During a speech to university students July 11, Ayatollah Ali Khamenei warned about a Marxist influence on Iranian universities, saying “certainly American money is behind it because there is no incentive [otherwise], so they give money. Dividing the university students is a great blessing for them, and one of these divisions is to make Marxism alive again.”
The Iranian supreme leader's statements reflect less concern about Marxism, which may or may not be on the rise in Iranian universities since its peak in pre-1979 revolutionary Iran, and more about American influence, especially now that the nuclear deal between Iran and the world powers appears to be reaching its final days and one of the main points of contention between Iran and the West seems to be dissolving.
“Another point that some have asked: What is the responsibility of struggle against the arrogance after the negotiations?” Khamenei said. The term “arrogance” is often used for the United States but could also apply to Western European powers or world powers.
Khamenei answered his own question: “Struggling against the arrogance, struggling against the dominating systems cannot be suspended.” He added, “This is part of our work, a part of our fundamental work, part of our revolutionary principles. Meaning if there is no struggle against arrogance, then we are not even following the Quran.” Khamenei called the United States “the atom of arrogance.”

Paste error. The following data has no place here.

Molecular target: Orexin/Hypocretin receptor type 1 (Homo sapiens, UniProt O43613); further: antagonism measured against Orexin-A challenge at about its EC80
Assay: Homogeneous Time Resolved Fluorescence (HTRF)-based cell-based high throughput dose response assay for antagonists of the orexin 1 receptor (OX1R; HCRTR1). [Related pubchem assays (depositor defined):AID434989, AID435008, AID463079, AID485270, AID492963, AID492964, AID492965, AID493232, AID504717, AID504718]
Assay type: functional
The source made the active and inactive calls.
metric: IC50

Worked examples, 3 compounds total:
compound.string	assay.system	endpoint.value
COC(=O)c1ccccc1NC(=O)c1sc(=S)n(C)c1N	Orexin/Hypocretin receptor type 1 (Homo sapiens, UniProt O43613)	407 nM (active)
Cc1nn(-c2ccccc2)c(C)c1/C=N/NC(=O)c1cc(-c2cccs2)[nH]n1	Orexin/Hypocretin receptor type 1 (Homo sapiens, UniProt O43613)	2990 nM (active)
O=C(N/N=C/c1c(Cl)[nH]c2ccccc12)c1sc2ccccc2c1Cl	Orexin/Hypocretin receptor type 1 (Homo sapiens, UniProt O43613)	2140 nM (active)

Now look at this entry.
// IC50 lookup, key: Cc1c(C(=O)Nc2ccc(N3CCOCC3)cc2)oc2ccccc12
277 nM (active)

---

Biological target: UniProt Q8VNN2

On the nuclear negotiations and how they affect relations with the United States, Khamenei said while Iranian and US officials have talked face to face before at lower levels, the current talks are at the highest level that have been conducted. However, he clarified once again that the talks are strictly confined to the nuclear issue, despite the Americans having attempted to raise Syria, Yemen and other regional issues.
Statements by judiciary spokesman Gholam-Hossein Mohseni-Ejei confirmed that Iran’s “struggling against the arrogance” will continue, especially domestically. Mohseni-Ejei told reporters July 11 that five activists involved in the unrest following the contested 2009 presidential elections had been sentenced and three other individuals were forbidden from leaving the country. The judiciary and intelligence agencies involved in the crackdown on the 2009 unrest framed the event as a Western and US plot to overthrow the Iranian government. This struggle against the West has both domestic and foreign aspects, but that the judiciary continues to be relentless in pursuing these cases six years after the event with the leaders under house arrest and isolated indicates this pressure will not soon ease.
With a comprehensive nuclear deal close and apparently inevitable, hard-liners are worried about its non-nuclear aspects. A website believed to be aligned with the views of former nuclear negotiator Saeed Jalili warned that a nuclear deal will hand over control of Iran’s ballistic missile program.
Khamenei’s speeches are generally a good indication of where Iran’s general policies are headed. While some have speculated about possible Iran-US cooperation in fighting the Islamic State in the Middle East, it seems for now that a post-deal Iran will remain cautious with respect to the United States.
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